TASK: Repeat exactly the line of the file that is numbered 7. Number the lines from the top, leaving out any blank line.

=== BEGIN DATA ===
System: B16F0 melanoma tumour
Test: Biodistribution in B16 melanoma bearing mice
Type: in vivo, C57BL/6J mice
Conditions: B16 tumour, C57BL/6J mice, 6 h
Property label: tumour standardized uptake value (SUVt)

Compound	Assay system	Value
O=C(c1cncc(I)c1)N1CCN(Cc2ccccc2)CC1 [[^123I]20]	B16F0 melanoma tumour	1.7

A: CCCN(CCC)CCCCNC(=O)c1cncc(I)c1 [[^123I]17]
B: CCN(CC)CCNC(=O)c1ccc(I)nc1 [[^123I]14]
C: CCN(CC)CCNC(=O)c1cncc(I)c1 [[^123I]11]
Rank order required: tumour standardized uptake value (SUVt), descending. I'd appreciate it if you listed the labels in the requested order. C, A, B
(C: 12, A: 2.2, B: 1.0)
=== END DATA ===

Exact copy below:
O=C(c1cncc(I)c1)N1CCN(Cc2ccccc2)CC1 [[^123I]20]	B16F0 melanoma tumour	1.7